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Donald Trump reportedly might skip his U.K. visit over protest fears

At least one high-profile British politician wants Trump to stay away.


Chris Tognotti


Posted on Jun 11, 2017   Updated on May 23, 2021, 3:32 am CDT

Is President Donald Trump’s planned U.K. visit ever going to happen? On Sunday, the Guardian reported that Trump told British Prime Minister Theresa May in a phone call that he didn’t want to make an official state visit to the U.K. if there were likely to be widespread protests―something which would, given his massive unpopularity there, probably happen.

It’s not just everyday Britons who don’t want Trump to set foot in their country for a full-fledged state visit. Many left-wing members of parliament have also called on May to rescind the invitation in recent months, and London mayor Sadiq Khan joined that chorus earlier this month after Trump personally attacked him in the aftermath of a terrorist attack.

According to the Guardian’s reporting, Trump doesn’t want to go unless a warm reception can be assured. As it stands now, that looks like an entirely impossible demand, which means Trump may opt to stay away rather than face a broadly disdainful British public.

According to Reuters, the British government has denied the substance of the Guardian‘s report with a spokesperson for May insisting that there’s been no change to the plans for Trump’s visit, saying “We aren’t going to comment on speculation about the contents of private phone conversations. The queen extended an invitation to President Trump to visit the U.K. and there is no change to those plans.”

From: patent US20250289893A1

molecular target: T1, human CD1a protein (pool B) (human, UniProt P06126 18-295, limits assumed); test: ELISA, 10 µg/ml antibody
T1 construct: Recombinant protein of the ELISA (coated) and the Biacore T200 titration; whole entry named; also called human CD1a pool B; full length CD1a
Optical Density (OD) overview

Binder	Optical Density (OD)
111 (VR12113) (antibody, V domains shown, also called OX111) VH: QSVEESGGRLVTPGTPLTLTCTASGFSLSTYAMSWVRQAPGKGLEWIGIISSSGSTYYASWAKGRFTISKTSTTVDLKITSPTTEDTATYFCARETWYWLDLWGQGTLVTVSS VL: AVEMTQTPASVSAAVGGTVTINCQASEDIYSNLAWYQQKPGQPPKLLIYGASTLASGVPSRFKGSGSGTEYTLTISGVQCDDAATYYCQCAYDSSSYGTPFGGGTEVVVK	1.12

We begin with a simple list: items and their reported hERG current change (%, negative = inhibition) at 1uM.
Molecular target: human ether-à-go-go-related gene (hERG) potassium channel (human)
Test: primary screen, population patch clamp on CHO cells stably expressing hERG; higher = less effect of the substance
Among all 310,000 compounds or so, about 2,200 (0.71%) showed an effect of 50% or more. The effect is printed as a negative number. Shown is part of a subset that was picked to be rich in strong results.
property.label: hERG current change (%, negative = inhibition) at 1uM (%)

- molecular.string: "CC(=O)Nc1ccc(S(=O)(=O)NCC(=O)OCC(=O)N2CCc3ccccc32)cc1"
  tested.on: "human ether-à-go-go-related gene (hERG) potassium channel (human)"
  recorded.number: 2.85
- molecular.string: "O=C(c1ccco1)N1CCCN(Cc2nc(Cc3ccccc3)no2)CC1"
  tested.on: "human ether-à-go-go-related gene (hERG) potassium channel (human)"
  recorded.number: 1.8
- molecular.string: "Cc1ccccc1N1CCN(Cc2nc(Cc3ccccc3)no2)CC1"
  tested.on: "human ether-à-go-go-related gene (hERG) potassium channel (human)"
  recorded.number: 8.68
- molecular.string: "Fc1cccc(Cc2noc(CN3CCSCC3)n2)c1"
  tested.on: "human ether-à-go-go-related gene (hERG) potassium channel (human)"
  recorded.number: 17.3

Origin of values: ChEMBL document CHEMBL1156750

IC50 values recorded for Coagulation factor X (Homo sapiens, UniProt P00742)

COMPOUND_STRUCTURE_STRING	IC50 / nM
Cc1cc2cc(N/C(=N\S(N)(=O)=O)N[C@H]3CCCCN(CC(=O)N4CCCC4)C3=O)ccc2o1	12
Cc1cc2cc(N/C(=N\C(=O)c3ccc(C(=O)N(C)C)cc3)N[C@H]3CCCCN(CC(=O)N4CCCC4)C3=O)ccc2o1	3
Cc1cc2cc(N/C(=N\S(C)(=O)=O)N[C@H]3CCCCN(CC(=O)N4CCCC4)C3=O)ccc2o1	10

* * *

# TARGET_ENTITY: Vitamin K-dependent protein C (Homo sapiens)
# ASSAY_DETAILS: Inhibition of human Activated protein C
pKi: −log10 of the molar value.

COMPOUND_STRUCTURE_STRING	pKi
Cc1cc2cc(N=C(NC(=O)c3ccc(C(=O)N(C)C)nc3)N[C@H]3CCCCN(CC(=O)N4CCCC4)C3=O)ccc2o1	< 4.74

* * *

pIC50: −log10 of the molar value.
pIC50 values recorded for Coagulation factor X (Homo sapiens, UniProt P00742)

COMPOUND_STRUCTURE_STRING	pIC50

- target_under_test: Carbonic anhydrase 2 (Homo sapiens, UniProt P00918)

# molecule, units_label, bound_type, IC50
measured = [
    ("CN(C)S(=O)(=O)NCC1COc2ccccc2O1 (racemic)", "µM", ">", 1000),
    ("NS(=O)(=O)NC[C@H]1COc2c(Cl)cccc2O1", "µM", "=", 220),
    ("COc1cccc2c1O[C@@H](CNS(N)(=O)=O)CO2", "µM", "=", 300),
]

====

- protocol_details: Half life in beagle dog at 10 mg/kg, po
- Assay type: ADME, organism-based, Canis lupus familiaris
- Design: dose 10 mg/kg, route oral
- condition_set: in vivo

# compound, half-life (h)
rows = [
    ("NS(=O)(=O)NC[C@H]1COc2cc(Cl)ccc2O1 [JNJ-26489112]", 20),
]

Given the timing of these reports, it can’t be overlooked how the recent British parliamentary elections may be playing a role. Despite May calling a snap election back in April, so confident was she that the Tory party would increase its parliamentary majority and consolidate its power, the voters sent back a stinging rebuke with Labour picking up seats and the Tories losing their majority outright.

As such, having played a majority into a hung parliament and buoying the profile of Labour leader Jeremy Corbyn, calls for May’s resignation have intensified. Considering the British public’s deep antipathy to Trump, there are fair reasons for both leaders to want to pump the brakes on his visit.

That includes Corbyn himself.

So far, however, neither side has copped to feeling any hesitations. The actual date of the visit has never been scheduled, however, meaning there’s one strategy both sides could employ: just keep kicking it down the road.

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*First Published: Jun 11, 2017, 1:12 pm CDT